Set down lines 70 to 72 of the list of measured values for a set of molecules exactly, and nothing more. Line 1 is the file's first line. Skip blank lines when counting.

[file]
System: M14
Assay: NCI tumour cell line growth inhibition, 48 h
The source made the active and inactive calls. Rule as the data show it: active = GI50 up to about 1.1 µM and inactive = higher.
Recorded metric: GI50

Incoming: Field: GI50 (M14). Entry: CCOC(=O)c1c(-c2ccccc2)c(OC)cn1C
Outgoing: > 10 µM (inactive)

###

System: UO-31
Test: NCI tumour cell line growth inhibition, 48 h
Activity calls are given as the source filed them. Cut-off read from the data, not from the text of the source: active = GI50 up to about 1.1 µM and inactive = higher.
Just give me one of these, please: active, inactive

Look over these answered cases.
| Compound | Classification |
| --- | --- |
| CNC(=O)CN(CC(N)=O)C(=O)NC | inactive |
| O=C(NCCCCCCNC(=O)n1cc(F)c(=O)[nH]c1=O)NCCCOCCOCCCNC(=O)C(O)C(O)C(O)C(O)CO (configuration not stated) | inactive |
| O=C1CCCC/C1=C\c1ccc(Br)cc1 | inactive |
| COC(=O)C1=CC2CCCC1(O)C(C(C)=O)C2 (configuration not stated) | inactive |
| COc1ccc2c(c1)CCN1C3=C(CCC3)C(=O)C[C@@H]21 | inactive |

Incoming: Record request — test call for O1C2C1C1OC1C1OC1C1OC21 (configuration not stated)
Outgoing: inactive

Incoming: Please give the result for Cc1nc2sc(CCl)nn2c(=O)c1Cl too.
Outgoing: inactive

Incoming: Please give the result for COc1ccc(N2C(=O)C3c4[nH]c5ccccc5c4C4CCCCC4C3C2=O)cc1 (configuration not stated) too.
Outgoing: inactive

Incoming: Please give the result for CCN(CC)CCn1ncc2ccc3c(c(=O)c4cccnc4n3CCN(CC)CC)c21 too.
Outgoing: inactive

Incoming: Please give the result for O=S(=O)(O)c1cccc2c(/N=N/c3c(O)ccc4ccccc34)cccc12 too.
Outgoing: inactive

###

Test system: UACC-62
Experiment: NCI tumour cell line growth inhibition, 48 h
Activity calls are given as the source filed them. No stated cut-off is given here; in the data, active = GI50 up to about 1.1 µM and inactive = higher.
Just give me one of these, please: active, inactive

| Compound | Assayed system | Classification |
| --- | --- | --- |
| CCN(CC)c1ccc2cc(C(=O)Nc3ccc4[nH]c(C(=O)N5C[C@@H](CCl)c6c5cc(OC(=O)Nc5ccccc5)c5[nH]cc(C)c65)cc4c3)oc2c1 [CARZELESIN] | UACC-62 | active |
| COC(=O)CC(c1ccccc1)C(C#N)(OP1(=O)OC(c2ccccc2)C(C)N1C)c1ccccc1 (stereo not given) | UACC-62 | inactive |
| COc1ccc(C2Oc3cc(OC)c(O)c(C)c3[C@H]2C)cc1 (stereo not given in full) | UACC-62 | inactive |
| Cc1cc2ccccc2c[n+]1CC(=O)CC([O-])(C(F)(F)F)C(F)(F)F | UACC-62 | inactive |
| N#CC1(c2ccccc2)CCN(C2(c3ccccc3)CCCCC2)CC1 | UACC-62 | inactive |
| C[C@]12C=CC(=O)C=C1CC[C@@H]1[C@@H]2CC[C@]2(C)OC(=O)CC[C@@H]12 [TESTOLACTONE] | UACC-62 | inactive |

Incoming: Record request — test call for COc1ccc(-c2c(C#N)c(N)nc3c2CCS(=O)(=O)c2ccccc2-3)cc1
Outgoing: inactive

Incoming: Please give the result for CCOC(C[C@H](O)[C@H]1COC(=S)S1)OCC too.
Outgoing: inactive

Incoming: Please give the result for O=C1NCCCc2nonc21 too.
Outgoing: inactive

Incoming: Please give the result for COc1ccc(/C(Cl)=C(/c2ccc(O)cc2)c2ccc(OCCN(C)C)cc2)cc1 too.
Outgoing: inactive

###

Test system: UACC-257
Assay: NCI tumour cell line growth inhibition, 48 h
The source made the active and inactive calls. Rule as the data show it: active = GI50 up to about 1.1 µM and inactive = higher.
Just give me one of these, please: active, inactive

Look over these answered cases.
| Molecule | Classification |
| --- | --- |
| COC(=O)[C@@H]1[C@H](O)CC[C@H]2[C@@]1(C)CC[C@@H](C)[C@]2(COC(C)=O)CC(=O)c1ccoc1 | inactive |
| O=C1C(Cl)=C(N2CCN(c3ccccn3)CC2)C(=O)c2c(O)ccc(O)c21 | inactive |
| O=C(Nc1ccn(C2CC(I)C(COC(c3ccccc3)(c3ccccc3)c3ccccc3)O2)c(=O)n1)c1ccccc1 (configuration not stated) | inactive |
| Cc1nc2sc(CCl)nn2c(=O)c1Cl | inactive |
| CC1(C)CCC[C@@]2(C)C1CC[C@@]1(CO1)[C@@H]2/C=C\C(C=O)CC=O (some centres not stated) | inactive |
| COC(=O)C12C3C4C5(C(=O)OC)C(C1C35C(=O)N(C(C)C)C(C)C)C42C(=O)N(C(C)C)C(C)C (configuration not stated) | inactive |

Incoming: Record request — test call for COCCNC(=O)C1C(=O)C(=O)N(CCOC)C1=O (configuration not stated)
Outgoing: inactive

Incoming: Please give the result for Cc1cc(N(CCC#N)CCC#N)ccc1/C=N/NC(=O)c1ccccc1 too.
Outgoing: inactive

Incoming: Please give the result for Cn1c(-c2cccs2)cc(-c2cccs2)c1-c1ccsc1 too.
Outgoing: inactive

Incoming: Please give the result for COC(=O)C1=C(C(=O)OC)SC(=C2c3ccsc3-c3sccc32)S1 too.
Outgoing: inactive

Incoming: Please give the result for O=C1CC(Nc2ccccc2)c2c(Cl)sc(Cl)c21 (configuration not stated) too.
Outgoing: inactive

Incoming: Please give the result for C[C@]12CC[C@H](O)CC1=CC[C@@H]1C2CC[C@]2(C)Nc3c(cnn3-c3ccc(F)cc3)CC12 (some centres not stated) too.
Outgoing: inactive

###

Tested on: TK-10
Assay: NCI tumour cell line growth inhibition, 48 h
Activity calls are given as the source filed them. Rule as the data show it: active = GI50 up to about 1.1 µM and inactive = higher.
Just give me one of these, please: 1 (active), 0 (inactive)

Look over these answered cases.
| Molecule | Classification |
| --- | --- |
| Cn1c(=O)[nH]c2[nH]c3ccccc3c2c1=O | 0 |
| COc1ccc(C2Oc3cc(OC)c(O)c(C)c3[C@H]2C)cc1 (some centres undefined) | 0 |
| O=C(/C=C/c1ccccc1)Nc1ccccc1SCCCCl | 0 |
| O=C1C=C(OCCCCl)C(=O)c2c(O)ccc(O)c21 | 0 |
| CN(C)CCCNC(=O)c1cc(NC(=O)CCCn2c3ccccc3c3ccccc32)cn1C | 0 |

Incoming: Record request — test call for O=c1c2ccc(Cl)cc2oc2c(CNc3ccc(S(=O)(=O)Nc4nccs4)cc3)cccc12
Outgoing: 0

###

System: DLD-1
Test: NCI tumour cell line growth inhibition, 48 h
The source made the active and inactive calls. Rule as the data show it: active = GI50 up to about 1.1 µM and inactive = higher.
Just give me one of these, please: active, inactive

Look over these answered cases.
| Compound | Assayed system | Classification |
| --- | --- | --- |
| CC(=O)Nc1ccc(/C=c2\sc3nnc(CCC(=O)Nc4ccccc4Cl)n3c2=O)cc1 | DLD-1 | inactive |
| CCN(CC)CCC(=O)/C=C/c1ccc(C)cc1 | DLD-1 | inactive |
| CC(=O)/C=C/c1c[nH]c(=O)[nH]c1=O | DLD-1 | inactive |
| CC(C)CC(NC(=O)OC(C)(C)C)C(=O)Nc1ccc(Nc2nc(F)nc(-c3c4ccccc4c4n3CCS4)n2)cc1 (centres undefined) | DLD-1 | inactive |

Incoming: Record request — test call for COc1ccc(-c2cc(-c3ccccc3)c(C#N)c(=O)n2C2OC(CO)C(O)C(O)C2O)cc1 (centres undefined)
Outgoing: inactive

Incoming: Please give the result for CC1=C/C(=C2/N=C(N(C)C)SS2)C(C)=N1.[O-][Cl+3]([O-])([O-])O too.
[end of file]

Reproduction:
Outgoing: inactive

Incoming: Please give the result for COC(=O)C1=C(C(=O)OC)SC(=C2c3ccsc3-c3sccc32)S1 too.
Outgoing: inactive